Jim Muskett presenting on behalf of all Alix Frontage Road residents to District of Houston council on June 20, 2017.

Jim Muskett presenting on behalf of all Alix Frontage Road residents to District of Houston council on June 20, 2017.

Alix Frontage Road residents present to Houston council

Who is responsible for flooding?

  • Jul. 12, 2017 5:00 a.m.

Jim Muskett, presented to District of Houston council on June 20, 2017 on behalf of all the residents of Alix Frontage Road.

Muskett says that the Alix Frontage Road residents have experienced ongoing flood issues since road modifications done a few years ago and is presenting to council in the hopes that together they can find better solutions for the flooding issue.

“Road modifications when the lane was put in from the Morice River onto the highway have increased the flooding issues the past six years,” said Muskett.

Mustkett said that there are short term and long term problems that they would like to be resolved.

“For long term, the question is how to get rid of the water? The overflow streams for Silverthorne creek have been modified so they can not function. And the highways modified the man-made overflow, which does flow under the Finning driveway but it is not deep enough,” said Muskett.

Muskett said that all residents have had some damage done to their property, but the worst of all has been the damage done to their reputation.

“All of us along Alix Frontage Road have worked hard to put beautiful homes along it, 40 years ago it was just shacks,” said Muskett.

Muskett said that the flooding is a man-made problem and reduces the property values of their homes.

“About nine years ago a merge lane was put in from the Morice River Road, and when that happened the Silverthorne Creek water flow was restricted in front of the Finning driveway,” said Muskett.

“The evidence of this is when the high water came, the water was three feet higher on the Alix Frontage Road side of Finning’s driveway compared to the other side,” he added.

When asked to confirm if this is a man-made problem, Michael Glavin, Chief Administrative Officer, said, “I don’t have all the information. However, that area does belong to the Ministry of Transporation and the Ministry of Forests, and I have started setting up meetings with both parties to look at the issue and start up a game plan.”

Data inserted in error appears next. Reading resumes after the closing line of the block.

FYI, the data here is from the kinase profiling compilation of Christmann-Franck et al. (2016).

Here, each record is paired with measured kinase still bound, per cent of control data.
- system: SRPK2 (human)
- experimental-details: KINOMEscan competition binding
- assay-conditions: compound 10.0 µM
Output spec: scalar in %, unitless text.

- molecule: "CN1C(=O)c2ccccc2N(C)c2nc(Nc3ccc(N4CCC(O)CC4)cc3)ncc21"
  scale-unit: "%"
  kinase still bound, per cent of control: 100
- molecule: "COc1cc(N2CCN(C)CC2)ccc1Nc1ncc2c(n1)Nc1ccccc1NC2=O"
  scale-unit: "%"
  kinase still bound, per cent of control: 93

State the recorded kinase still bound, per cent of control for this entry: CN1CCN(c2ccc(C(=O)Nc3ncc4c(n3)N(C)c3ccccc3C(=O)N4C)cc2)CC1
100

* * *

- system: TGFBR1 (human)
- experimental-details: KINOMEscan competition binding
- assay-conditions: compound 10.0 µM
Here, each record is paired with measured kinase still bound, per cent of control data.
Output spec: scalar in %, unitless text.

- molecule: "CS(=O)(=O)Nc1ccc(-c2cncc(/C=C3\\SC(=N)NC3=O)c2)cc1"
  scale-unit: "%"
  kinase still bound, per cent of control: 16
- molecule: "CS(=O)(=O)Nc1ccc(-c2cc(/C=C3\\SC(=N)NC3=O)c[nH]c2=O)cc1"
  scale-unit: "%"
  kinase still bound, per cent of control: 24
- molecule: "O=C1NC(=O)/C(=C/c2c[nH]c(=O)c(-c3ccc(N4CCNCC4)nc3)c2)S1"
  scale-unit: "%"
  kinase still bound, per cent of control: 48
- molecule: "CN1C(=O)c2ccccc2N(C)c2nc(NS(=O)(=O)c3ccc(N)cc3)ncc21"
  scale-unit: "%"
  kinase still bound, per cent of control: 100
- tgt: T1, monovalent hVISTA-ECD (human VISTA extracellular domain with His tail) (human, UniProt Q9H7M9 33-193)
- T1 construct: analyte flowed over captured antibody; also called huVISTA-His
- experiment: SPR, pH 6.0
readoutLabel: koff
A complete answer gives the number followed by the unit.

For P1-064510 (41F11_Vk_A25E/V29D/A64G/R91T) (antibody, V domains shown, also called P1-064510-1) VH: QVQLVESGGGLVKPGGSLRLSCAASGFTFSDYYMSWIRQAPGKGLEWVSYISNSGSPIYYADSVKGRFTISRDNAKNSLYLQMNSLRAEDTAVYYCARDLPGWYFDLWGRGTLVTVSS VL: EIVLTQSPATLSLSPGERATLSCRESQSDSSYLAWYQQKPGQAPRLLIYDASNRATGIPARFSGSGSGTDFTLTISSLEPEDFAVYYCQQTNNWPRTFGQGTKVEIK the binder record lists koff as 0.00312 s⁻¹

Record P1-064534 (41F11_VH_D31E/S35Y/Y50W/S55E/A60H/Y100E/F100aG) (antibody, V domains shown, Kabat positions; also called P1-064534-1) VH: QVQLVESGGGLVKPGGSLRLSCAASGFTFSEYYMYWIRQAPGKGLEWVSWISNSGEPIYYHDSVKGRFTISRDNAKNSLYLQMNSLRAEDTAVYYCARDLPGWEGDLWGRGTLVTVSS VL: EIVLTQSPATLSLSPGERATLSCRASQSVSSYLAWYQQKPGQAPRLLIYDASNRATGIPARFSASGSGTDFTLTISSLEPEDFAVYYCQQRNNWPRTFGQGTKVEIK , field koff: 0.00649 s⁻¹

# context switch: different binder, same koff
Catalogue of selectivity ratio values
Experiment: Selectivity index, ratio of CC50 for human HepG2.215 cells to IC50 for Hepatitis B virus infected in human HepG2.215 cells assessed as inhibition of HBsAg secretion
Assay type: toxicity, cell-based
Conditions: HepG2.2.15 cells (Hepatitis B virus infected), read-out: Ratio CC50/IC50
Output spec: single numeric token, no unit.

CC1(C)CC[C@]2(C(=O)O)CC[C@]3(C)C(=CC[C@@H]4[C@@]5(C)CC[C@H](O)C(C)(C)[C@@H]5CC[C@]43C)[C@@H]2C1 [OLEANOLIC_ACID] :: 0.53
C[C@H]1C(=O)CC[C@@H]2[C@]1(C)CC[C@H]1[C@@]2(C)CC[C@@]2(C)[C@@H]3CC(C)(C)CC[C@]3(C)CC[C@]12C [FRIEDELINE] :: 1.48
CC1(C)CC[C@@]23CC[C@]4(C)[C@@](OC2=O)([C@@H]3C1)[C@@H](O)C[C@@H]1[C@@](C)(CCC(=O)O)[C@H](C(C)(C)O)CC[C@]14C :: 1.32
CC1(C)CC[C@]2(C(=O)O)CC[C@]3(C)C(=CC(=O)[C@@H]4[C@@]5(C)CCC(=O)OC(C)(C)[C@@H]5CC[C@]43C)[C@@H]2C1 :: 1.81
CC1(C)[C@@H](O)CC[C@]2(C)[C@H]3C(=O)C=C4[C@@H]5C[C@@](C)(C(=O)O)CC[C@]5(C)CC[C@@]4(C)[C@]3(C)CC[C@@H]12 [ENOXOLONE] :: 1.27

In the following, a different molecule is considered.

The Ministry of Transportation responded to Houston Today stating that Alix Frontage Road is covered by the District of Houston and is therefore not apart of the Ministry of Transportation’s jurisdiction.

When asked about flooding insurance Muskett said, “I do not have flooding insurance, and do not know if I am eligible for it.”

“I don’t have flood insurance,” said Jillian Standbridge, Alix Frontage Road resident. “And as far as I know no one on the street does. I believe the high water levels around this area are man made and we have taken our concern to council. Especially the fact that the water drives out property values way down. There also was a beaver damn that needed to be removed in order to keep the water flowing instead of it backing up more.”

Muskett added that the residents are not asking for large diking or a big pump house, but wanted to note that the culvert is two feet too high to maintain proper flood and reduce flooding.

On the short term side, Muskett said involves the damage done to Alix Frontage Road itself.

“There was a lot of traffic that went through while it was underwater. The whole road has been lifted up and there are large cracks and holes in it that need to be replaced,” said Muskett.

“To rebuild and replace the valves of the main culverts, seems to us to be by far the cheapest solution,” said Muskett.

Houston Today went back to the Ministry of Transporation and asked for more clarification on the flooding. They had not responded by press time.

Houston Today